- Add some personalization. Customers can customize the voice message by using their own voice talent or the voice of a familiar character (e.g., an online gaming company using the voice of a popular character to deliver the one-time passcode). As more companies explore creative ways to add stickiness to their online service, personalized messaging is a novel and cost-effective approach.
OK, I'm sold on voice-based authentication, now what? Once you decide that you want to complement SMS-based authentication with a voice option, make sure to ask these questions of any potential vendor:
- Do you offer voice-based authentication? This may be a little obvious, but many authentication providers and SMS aggregators only offer SMS. Offering the voice option means that the vendor should have invested in the infrastructure, the network and carrier relationships to delivery a quality service.
- Can you deliver the voice messages to the countries where your users are located? Ideally, the solution provider has a global footprint, but it also means localizing the voice messages into the languages and dialects of your users.
- Can you detect the phone types of your users? With PhoneID, TeleSign can detect the phone type so companies can send SMS messages to SMS-enabled phones and voice calls to landline phones.
- Does the provider have connections to Tier 1 global providers? How do you know if you're dealing with Tier 1 global providers? You can often hear in the quality of the voice call. With Tier 2 providers, you will often experience latency (i.e., delays on the call), jitter (refers to the variability of the latency), and packet loss. Just as it's important to hear what someone says in the order they say it, it's also important to hear all of what they're saying. If you miss one out of every 5words or 5 words all at once, chances are you're not going to understand much of the conversation. This is packet loss. This happens when voice packets are dropped by network routers, switches become congested (lost packets), or packets are discarded by the jitter buffer.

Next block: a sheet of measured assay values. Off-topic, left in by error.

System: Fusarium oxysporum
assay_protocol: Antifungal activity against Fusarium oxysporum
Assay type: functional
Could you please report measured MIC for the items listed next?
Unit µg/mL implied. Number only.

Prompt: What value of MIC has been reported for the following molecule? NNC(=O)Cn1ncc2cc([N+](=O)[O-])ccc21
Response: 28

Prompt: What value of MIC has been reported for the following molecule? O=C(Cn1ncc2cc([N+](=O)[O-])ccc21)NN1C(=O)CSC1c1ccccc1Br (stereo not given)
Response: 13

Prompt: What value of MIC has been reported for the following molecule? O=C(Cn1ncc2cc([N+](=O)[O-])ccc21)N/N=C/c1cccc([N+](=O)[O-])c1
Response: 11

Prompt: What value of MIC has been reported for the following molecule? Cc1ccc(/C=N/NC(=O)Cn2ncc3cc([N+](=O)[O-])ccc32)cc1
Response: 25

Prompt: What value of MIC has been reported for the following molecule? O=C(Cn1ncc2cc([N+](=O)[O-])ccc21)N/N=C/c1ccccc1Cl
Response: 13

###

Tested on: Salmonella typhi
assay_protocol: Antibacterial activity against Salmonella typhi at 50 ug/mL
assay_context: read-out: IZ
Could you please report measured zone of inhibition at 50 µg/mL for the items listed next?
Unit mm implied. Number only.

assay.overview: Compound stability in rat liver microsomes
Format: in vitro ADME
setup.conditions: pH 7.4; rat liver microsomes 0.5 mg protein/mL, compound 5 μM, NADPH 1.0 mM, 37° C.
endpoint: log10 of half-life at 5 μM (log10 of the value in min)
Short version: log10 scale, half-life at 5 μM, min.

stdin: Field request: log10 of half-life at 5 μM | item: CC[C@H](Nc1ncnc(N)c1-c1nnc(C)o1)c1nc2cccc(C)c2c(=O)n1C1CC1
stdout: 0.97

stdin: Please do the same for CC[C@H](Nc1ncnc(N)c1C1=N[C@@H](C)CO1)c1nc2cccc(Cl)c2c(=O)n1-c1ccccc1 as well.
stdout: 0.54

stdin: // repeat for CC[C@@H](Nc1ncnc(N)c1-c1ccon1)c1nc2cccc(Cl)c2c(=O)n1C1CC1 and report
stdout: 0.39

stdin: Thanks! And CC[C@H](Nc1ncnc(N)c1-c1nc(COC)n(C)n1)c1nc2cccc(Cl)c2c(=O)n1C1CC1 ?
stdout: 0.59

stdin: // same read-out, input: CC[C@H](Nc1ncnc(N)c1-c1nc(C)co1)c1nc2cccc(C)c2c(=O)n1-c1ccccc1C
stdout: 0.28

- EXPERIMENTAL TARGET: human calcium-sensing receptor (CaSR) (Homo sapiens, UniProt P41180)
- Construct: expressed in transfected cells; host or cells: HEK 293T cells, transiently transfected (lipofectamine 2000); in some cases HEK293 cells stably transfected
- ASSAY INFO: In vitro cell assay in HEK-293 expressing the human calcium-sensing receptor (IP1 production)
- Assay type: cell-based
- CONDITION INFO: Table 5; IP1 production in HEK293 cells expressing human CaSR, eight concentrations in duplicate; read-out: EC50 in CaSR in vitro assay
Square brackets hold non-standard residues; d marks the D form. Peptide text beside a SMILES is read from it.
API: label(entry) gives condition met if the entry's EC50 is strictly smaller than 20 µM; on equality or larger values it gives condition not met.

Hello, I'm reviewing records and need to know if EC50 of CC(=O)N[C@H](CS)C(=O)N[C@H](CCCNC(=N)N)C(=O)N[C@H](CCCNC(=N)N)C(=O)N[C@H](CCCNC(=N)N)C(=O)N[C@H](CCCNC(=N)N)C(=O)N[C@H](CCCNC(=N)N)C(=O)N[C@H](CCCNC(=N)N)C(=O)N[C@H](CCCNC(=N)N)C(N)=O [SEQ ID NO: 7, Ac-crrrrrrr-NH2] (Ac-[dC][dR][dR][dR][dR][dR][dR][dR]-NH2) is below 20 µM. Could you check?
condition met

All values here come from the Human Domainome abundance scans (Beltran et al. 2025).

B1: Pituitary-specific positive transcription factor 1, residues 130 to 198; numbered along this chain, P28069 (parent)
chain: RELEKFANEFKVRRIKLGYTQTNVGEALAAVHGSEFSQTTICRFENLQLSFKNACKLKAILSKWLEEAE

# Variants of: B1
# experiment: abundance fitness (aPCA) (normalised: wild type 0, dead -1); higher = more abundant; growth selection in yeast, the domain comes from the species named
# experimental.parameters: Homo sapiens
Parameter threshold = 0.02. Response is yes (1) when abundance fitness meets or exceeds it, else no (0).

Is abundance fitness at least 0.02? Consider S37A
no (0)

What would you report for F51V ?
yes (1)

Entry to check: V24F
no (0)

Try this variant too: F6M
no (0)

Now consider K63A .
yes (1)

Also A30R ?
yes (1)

- Does your provider offer failover routes for voice? Like SMS, you want to use a provider who employs failovers at an operator and country level so if one carrier/operator is experiencing difficulties, you can immediately failover to another operator to ensures optimal delivery rates.
- Does your provider auto-correct phone numbers? Often when users are prompted to enter their phone number for authentication they forget to account for regional peculiarities. For example, you need to drop the leading zero in the UK, but you need to add a “9” to the area code when placing a voice call to Argentina. Believe it or not, this auto-correcting can improve deliverability by as much as 20% in some markets.
Adding voice-based authentication as an option to SMS delivery just makes plain business, practical and ethical sense. After all, it's a matter of winning over your customers by equipping them with rock-solid security and excellent user experience. The good news is that you no longer have to sacrifice one for the other.